SEN. JOHN MCCAIN, (R) PRESIDENTIAL CANDIDATE: First of all, this isn't a time for partisanship and sniping between campaigns. This is about hundreds if not thousands of innocent people whose lives are either being taken or they are rendered homeless or wounded.


BAIER: Susan Rice, foreign policy advisor to Barack Obama, saying that John McCain was shooting from the hip initially in this Russia- Georgia conflict. John McCain responding today, as you heard, really not firing back.

We are back with the panel. Jeff, the back and forth on the politics of this war has been interesting to watch.

BIRNBAUM: It certainly has.

And policies, too, have been very interesting. And Obama's has evolved, it's fair to say. He did start with a very evenhanded view, that is, that both sides, Russia and Georgia, should come to their senses.

And then gradually he began moving to a much harder line against Russia, which is where John McCain started, and he remains.

McCain did not really move. He found that the bad guy in this was Russia and fingered Russia from the beginning. Obama has gotten to that point now, and I think that Rice is — that Susan Rice's point there was, in effect, a defense of Obama's slow start in getting to where everyone is now.

And McCain, in particular, McCain has worked hard, I think, to show that he really is an expert in this region, that he knows the president of Georgia. They admitted today they actually did once do water sports together, the president and McCain a couple of years ago, and McCain has known the guy since the mid 1990's.

And, this is all—the point of this is that McCain is trying to emphasize his expertise in foreign policy, which the polls show is a weakness for Obama.

BAIER: So, Charles, is it working?

KRAUTHAMMER: I'm not sure it's going to have a major effect. Each has a weakness and a risk here.

McCain has to be careful here about appearing bellicose. He has the reputation as the guy who was in favor of the war in Iraq who would continue it for 100 years and who wants to start a war with Iran, and if is not careful, he will be accused as the guy who goaded us into a war with Russia.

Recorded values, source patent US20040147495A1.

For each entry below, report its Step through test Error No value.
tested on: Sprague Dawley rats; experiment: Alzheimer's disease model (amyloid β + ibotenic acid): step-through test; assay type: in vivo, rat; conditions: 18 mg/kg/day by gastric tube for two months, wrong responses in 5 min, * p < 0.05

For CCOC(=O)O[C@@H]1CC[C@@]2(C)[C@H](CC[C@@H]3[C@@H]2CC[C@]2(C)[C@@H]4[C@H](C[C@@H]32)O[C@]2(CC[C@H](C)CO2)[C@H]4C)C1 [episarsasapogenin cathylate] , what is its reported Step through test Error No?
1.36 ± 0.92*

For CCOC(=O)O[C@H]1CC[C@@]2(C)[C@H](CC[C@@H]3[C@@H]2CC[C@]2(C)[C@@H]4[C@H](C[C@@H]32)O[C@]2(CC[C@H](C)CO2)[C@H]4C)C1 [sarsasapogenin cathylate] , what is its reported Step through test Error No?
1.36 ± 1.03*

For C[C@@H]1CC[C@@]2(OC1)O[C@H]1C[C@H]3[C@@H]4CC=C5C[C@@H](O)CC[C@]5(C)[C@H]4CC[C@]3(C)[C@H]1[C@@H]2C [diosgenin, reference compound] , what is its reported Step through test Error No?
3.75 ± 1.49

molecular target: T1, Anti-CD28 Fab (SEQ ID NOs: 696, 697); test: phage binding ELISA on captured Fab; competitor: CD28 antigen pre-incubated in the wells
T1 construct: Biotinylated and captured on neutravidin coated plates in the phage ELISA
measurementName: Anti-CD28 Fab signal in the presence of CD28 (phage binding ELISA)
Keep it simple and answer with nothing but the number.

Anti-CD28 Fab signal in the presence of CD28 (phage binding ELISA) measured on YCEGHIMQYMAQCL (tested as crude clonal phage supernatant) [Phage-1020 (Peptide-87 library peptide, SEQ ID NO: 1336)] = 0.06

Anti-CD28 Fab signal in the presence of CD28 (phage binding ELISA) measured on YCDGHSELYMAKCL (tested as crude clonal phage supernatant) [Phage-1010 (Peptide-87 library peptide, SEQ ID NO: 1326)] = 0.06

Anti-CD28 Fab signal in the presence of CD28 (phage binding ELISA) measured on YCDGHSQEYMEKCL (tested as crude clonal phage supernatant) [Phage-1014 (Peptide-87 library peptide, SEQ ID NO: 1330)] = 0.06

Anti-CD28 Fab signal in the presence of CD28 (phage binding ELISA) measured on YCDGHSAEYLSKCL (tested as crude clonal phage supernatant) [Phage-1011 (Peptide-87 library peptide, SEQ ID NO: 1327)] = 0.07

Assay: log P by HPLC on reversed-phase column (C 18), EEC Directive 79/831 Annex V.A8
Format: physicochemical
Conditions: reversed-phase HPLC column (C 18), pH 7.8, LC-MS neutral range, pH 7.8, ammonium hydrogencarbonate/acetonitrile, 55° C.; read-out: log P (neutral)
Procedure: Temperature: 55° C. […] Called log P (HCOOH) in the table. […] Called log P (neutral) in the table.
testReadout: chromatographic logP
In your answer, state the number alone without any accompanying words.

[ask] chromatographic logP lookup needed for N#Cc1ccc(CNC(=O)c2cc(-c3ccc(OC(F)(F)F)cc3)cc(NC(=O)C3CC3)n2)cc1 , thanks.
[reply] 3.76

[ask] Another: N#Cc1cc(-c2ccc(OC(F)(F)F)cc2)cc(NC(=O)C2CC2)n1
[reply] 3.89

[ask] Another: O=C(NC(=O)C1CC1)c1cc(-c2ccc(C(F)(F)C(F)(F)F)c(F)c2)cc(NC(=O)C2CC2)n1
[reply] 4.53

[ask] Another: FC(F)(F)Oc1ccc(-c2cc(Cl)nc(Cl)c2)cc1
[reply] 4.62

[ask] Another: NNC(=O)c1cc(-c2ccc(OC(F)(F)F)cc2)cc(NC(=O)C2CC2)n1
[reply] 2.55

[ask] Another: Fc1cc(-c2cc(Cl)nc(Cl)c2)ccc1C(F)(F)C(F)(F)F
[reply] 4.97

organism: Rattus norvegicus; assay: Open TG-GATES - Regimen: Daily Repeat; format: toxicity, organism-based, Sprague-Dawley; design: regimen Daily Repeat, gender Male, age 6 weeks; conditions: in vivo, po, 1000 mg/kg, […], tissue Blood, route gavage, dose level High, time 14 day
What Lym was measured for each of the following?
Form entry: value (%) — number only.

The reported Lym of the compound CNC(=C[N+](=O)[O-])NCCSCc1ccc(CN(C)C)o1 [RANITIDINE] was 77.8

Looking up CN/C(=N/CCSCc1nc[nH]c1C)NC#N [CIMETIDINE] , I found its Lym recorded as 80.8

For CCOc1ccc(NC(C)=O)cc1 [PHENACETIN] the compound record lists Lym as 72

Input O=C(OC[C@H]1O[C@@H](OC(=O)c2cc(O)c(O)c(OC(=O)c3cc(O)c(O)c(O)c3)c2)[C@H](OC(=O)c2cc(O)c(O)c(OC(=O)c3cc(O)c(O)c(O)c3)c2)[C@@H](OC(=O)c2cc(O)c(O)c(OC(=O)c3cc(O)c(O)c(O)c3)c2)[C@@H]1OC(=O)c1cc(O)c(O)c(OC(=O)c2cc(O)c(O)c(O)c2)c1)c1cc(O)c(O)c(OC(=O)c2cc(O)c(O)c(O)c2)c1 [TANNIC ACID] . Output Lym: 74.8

I think he has been careful. His statements are well-crafted. He speaks about wanting restraint, but he does speak about real sanctions, diplomatic, American and European against Russia.

Obama's issue is he can appear clueless, and he did at the beginning of the crisis, in which he talked about the Security Council as helping achieve a resolution, which is ridiculous since Russia has a veto on it and nothing happens.

BAIER: And he also put out a statement calling for aggressive diplomacy.

KRAUTHAMMER: Even today he talked about high level and direct diplomacy as if the level and directness of diplomacy is what is important as opposed to what actually is said and threatened and offered and negotiated.

SAMMON: I think the guy running for president, i.e. McCain, is able to be a little tougher in his rhetoric than the guy who is the president, who is always more constrained by the realities of the situation. So, therefore, I think McCain got away with it.

It's universally recognized now that Obama has come around to McCain's way of thinking. So this, politically, has benefited McCain as an issue.

Secondly, you have Barack Obama walking on the beach in Hawaii. I know he scheduled his vacation now and he can't help that. But even Bush has cancelled his vacation in Crawford, Texas do deal with this. So the visuals don't look great for Obama.

And, finally, it puts the focus of the presidential campaign back on national security, which generally tends to favor the Republicans.

The other thing is McCain was tough on are Russia years ago, just like he was tough on the surge before anybody else, so it makes him look a little be prescient.

BAIER: OK, last word on this panel.